“So I’m not necessarily worried about guys having tired legs in preseason. They’ll just have to kind of fight through that fatigue part of it. And I think mentally it gets them a little stronger anyway.”

Mike Bresnahan of the Los Angeles Times:

The Lakers coach has a reputation for demanding a lot of running in the preseason. It’s important in his mind because the Lakers will be better conditioned than other teams down the road.

Players, predictably, aren’t as enthused about it.

Bresnahan quotes just two players, Brandon Bass and D'Angelo Russell, and neither expressed much resistance to Scott’s methods. But I trust Bresnahan to read the team’s pulse.

I also think Scott is right: Fighting through fatigue builds mental toughness. But it also makes players tired, and it’s not the only way to instill toughness. The Warriors are tough. The  Spurs are tough. They didn’t have to run their players into the ground to get that way.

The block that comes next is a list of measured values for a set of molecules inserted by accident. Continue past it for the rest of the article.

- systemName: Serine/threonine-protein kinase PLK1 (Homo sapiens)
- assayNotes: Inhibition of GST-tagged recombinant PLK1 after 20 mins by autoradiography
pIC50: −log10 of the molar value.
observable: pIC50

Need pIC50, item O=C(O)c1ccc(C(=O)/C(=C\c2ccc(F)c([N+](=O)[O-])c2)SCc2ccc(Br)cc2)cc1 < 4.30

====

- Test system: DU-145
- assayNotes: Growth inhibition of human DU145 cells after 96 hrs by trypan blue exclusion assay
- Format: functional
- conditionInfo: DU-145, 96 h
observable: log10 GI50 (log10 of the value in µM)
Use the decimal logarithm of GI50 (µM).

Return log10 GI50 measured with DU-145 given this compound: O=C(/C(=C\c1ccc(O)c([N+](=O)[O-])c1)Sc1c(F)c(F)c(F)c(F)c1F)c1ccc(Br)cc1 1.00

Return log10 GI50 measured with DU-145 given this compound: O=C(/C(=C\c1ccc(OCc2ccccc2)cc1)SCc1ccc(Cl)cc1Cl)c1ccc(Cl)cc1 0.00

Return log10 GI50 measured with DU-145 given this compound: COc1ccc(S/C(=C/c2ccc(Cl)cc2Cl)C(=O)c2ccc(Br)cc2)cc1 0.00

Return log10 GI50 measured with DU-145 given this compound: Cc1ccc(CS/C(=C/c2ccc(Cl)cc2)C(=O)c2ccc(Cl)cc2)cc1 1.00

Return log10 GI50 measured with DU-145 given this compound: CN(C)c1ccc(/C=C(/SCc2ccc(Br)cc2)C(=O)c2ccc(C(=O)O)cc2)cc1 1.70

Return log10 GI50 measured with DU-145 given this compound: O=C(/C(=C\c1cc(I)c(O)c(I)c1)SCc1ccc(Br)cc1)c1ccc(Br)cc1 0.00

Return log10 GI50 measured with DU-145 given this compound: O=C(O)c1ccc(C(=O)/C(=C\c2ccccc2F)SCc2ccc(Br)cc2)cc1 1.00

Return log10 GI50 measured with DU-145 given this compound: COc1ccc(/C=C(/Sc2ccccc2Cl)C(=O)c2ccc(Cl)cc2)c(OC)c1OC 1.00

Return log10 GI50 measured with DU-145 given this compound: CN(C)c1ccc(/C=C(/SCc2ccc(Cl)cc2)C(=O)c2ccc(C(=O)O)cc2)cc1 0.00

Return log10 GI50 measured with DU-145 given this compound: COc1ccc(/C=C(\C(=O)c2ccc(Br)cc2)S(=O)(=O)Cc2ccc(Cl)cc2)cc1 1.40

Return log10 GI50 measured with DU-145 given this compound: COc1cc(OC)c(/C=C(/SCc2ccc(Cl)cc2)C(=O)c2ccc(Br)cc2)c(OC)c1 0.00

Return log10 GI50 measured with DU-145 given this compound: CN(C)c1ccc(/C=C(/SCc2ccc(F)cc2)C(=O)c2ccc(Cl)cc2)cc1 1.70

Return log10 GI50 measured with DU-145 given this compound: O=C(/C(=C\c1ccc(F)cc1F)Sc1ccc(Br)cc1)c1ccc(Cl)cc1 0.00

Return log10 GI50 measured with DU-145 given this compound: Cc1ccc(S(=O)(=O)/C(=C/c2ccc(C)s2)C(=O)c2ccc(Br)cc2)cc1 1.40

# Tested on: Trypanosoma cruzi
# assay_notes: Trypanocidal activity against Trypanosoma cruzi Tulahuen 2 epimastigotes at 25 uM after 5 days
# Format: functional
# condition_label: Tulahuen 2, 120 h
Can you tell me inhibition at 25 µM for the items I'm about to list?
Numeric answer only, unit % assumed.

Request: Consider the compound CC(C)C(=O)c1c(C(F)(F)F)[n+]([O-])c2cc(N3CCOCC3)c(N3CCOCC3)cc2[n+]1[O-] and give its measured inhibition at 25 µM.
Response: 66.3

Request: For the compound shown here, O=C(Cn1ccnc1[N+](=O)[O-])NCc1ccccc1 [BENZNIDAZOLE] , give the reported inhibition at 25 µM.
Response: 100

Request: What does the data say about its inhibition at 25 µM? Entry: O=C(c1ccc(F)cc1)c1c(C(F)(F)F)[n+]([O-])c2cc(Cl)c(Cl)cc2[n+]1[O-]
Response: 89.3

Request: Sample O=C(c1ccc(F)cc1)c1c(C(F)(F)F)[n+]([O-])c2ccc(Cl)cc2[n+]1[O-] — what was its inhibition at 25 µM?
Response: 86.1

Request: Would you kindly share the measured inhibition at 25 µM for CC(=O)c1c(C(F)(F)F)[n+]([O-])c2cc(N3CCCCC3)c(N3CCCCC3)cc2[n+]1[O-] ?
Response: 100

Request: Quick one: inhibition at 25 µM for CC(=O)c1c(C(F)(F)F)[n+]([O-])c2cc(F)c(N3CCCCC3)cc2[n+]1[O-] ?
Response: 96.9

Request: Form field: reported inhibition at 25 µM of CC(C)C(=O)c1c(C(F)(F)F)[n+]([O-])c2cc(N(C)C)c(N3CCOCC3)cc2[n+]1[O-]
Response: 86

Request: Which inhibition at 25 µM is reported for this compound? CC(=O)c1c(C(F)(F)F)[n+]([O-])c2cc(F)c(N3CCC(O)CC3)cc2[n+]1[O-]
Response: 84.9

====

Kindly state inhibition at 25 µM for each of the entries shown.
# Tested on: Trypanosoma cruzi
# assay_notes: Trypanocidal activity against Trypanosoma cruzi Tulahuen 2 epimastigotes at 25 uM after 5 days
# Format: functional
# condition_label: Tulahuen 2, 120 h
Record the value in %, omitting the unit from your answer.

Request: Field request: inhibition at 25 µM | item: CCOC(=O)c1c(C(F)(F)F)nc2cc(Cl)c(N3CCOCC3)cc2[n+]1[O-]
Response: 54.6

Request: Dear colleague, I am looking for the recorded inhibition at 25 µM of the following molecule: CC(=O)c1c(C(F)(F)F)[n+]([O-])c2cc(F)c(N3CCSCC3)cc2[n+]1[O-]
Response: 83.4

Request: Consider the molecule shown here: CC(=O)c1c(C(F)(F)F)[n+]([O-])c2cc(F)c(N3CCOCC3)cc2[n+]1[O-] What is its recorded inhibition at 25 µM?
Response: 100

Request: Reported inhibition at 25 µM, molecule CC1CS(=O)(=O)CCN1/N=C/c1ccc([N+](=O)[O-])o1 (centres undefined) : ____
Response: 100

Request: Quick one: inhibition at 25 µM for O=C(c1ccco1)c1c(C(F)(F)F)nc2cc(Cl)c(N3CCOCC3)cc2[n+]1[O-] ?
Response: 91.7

Scott loves to project himself as old-school and anti-analytic. Thankfully for the Lakers, his actual methods aren’t as bad as he conveys. For example, he said the Lakers would take an absurdly low 10-15 3-pointers per game last season. In reality, they hoisted nearly 19 per game, 25th in the league. That might not have been enough for that roster, but at least it wasn’t leaps and bounds below the norm.

So, I’m not convinced Scott is pushing the Lakers as hard as he wants everyone to believe. But he’s  clearly giving them a bigger workload than many teams.

If the Lakers are playing relevant games late in the season, this could come back to bite them. On the bright side, they probably won’t have to worry about that problem.